• I am grateful for fitness, for the various training squads I have been involved in this year, for my wonderful trainer, for the wonderful women I have trained with, and for the fact that several have become my friends and not just my training partners.
In no particular order, I am also grateful for:
  • Following my instincts and returning to my former employer. As a result I am now engaged in a job I enjoy, with a wonderful, sociable team;
  • Being involved in the Hihi monitoring programme at the Karori Sanctuary. It's a privilege to be involved in something that contributes to the survival of an amazing native bird, and to be doing something that enables me to feel like I am giving back to the planet;
  • My wonderful husband, who has supported me through this crazy year. Hamish has quietly and without protest put up with my life revolving around training. Thanks for all the dinners and for putting up with the house being in a general state of disorder;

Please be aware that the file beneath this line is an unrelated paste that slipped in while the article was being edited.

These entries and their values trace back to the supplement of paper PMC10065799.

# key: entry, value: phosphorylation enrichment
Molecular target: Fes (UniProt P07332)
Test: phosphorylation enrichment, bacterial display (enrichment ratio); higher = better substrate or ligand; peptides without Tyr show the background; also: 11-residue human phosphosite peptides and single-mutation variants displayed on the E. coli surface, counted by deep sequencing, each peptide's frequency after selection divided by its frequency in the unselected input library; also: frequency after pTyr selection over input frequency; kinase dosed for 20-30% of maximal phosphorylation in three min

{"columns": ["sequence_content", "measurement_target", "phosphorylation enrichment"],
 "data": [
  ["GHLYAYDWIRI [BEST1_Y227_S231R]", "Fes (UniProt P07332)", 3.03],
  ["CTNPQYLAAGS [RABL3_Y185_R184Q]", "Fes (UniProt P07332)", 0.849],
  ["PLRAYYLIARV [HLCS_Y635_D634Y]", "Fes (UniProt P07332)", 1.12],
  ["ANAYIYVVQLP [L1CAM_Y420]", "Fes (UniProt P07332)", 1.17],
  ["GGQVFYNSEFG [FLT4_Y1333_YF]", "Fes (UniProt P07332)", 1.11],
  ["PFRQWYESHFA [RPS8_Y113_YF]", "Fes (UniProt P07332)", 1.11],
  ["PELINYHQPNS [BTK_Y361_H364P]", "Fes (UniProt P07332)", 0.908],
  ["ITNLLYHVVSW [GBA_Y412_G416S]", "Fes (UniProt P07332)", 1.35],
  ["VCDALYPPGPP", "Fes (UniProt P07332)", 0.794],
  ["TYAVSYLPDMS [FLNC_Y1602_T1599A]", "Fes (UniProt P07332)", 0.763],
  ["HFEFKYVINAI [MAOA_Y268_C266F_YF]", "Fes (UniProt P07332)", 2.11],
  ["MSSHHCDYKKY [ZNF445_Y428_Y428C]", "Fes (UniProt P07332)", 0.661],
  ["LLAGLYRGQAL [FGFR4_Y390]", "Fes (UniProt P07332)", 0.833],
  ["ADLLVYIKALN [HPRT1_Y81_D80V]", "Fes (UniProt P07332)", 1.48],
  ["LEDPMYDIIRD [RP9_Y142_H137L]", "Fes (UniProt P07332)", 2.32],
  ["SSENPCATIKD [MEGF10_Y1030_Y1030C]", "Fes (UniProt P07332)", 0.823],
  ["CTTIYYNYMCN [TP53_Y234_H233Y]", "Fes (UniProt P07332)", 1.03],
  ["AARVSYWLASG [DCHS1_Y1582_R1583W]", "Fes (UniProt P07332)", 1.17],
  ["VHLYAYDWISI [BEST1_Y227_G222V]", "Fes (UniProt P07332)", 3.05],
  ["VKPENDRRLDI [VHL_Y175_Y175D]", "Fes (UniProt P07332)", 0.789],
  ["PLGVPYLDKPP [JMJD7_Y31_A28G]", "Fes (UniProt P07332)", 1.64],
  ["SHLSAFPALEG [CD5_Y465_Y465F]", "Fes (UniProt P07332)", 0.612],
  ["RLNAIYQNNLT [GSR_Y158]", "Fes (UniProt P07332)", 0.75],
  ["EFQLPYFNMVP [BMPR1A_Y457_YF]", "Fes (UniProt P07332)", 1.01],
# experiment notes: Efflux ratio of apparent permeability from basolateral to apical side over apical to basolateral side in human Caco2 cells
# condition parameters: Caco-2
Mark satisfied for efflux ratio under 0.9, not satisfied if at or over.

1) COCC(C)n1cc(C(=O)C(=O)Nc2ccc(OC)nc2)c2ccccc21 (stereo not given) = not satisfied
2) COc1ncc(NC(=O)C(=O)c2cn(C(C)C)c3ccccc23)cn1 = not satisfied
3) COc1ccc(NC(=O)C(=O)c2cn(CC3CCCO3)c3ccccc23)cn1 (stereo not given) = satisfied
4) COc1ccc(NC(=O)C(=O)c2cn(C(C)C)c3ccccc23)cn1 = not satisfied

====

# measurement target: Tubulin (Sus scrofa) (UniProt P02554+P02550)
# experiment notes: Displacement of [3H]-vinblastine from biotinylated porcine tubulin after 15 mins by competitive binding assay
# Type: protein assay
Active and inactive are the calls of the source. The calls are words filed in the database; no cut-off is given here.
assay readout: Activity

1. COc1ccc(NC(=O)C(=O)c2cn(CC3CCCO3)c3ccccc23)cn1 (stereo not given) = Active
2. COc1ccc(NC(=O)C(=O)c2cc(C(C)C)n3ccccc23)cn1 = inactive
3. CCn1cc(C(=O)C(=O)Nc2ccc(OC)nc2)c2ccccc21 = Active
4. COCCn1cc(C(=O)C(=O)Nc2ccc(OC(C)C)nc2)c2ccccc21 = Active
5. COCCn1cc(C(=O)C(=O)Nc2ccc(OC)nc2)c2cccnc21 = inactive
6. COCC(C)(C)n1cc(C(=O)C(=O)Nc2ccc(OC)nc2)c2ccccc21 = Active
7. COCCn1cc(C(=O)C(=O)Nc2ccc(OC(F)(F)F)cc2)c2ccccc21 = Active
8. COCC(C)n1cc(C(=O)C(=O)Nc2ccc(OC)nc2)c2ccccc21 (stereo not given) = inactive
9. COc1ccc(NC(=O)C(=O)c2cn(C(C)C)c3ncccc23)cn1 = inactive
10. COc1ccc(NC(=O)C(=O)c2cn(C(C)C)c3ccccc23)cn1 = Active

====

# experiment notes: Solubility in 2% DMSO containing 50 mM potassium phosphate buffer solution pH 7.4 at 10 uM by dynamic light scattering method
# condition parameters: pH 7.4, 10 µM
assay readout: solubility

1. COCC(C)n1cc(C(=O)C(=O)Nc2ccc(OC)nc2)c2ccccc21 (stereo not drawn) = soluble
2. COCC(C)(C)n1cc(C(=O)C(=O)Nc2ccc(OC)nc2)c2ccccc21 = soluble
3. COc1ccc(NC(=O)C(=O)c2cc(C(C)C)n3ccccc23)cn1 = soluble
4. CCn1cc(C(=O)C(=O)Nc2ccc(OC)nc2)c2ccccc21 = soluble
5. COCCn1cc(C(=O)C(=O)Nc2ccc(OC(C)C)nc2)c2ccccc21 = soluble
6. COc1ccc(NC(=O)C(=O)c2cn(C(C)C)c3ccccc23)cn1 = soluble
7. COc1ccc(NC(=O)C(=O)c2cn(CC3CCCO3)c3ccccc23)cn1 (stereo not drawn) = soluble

• The wonderful friends we have here in Wellington with us. In particular, those living within staggering distance of us;
  • Living in this wonderful city, with its beguiling mix of wilderness and culture, its friendly people, and its huge heart;
  • In turn, living in this fantastic, largely liberal and peace-loving country. In a world centred around war and disruption those of us luck enough to live here are secure enough to pursue our own dreams;
  • My three cats - Ede, Gaffer and Tissy. They provide me with affection and entertainment in equal measures;
  • Regaining the gift of writing. My muse disappeared for far too long;
  • Parents on both my and Hamish's side who are still in relatively good health and still together;
  • Music - particularly live music listened to outdoors in hidden valleys cradled by sun and sky;
And finally:
  • The promise of the years to follow, with new people to meet, existing friends to strengthen ties with, and new goals for the taking.

1 comment:

Michelle Fry said...

I can relate to this. I agree that acheiving athlectic accomplishments gives a person so much more than a thin, toned body. It really does give a sense of self esteem and a belief in own's ability.